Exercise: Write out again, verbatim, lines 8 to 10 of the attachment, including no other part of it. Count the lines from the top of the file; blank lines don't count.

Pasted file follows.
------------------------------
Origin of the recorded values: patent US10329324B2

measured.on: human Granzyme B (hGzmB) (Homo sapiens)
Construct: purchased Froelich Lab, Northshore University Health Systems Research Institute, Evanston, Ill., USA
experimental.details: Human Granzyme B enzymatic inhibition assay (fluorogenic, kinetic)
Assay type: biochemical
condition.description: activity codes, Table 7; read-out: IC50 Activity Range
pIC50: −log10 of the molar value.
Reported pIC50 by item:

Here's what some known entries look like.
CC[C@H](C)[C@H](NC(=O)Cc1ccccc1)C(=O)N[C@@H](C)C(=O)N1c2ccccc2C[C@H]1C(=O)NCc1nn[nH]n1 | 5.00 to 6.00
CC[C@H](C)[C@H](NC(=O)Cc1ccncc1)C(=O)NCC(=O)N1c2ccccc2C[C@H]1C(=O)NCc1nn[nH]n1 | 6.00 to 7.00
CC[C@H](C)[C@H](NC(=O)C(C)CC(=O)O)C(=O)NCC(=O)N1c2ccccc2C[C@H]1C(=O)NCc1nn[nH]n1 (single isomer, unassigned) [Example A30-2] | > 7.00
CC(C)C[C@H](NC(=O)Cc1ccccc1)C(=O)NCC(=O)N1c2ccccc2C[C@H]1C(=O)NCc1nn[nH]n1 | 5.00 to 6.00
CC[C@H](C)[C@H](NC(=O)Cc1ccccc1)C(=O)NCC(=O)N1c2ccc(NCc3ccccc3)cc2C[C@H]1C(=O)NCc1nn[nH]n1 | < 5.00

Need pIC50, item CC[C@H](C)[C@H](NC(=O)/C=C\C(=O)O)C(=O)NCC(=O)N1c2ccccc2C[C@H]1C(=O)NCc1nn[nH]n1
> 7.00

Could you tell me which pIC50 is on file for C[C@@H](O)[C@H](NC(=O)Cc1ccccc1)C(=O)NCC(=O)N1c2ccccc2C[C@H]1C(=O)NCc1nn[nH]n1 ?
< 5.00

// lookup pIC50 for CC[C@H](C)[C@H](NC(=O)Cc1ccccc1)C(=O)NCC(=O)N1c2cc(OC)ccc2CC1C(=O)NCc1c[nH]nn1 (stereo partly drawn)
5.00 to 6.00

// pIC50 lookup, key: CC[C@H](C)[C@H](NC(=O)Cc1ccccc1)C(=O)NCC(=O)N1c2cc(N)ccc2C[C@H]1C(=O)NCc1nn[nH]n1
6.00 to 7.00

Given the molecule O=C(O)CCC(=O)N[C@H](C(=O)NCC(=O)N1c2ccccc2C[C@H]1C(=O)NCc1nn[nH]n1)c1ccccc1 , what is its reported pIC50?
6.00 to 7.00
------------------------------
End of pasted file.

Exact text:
Reported pIC50 by item:

Here's what some known entries look like.
CC[C@H](C)[C@H](NC(=O)Cc1ccccc1)C(=O)N[C@@H](C)C(=O)N1c2ccccc2C[C@H]1C(=O)NCc1nn[nH]n1 | 5.00 to 6.00